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GDP in the Dutch Cape Colony: The national accounts of a slave-based society

  • Johan Fourie


    (Department of Economics, University of Stellenbosch, Utrecht University)

  • Jan Luiten van Zanden


    (University of Stellenbosch, Centre for Global Economic History, Utrecht University)

New estimates of GDP of the Dutch Cape Colony (1652-1795) suggest that the Cape was one of the most prosperous regions during the eighteenth century. This stands in sharp contrast to the perceived view that the Cape was an “economic and social backwater”, a slave economy with slow growth and little progress. Following a national accounts framework, we find that Cape settlers’ per capita income is similar to the most prosperous countries of the time – Holland and England. We trace the roots of this result, showing that it is partly explained by a highly skewed population structure and very low dependency ratio of slavery, and attempt to link the eighteenth century Cape Colony experience to twentieth century South African income levels.

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Paper provided by Stellenbosch University, Department of Economics in its series Working Papers with number 04/2012.

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Date of creation: 2012
Date of revision:
Handle: RePEc:sza:wpaper:wpapers156
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  1. Boshoff, Willem H. & Fourie, Johan, 2010. "The significance of the Cape trade route to economic activity in the Cape Colony: a medium-term business cycle analysis," European Review of Economic History, Cambridge University Press, vol. 14(03), pages 469-503, December.
  2. Johan Fourie & Dieter von Fintel, 2009. "The dynamics of inequality in a newly settled, pre-industrial society: The case of the Cape Colony," Working Papers 17/2009, Stellenbosch University, Department of Economics.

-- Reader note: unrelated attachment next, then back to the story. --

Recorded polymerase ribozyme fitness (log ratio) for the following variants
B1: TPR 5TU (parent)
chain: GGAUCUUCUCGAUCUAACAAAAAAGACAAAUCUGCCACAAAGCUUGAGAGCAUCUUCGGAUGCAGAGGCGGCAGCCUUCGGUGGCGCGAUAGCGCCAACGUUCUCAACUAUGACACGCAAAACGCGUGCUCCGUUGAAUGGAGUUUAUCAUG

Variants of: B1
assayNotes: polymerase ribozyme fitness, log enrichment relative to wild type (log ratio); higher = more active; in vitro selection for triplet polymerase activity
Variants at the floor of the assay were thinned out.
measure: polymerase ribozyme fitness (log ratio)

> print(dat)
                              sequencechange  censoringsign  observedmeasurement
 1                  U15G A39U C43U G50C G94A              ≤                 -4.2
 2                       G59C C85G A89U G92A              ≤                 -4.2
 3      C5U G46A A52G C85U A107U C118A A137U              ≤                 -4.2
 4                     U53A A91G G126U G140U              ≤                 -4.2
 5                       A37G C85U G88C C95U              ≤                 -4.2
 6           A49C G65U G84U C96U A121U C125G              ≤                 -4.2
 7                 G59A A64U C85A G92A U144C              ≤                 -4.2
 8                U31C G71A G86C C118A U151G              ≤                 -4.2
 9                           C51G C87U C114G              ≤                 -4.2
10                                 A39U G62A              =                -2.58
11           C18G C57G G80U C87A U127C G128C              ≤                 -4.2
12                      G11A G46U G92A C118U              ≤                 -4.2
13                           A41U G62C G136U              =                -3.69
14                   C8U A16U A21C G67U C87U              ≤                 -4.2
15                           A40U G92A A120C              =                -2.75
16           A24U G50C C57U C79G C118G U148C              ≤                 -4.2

3. Feinstein,Charles H., 2005. "An Economic History of South Africa," Cambridge Books, Cambridge University Press, number 9780521850919.
  4. Jan Luiten van Zanden & Bas van Leeuwen, 2011. "The Character of growth before 'modern economics growth'? The GDP of Holland between 1347 and 1807," Working Papers 0004, Utrecht University, Centre for Global Economic History.
  5. Sophia du Plessis & Stan du Plessis, 2012. "Happy in the service of the Company: the purchasing power of VOC salaries at the Cape in the 18th century," Working Papers 01/2012, Stellenbosch University, Department of Economics.
  6. Feinstein,Charles H., 2005. "An Economic History of South Africa," Cambridge Books, Cambridge University Press, number 9780521616416.
  7. Willem Boshoff & Johan Fourie, 2008. "Explaining ship traffic fluctuations in the early Cape settlement: 1652–1793," Working Papers 01/2008, Stellenbosch University, Department of Economics.
  8. Johan Fourie, 2013. "The remarkable wealth of the Dutch Cape Colony: measurements from eighteenth-century probate inventories," Economic History Review, Economic History Society, vol. 66(2), pages 419-448, 05.
  9. Allen, Robert C., 2001. "The Great Divergence in European Wages and Prices from the Middle Ages to the First World War," Explorations in Economic History, Elsevier, vol. 38(4), pages 411-447, October.
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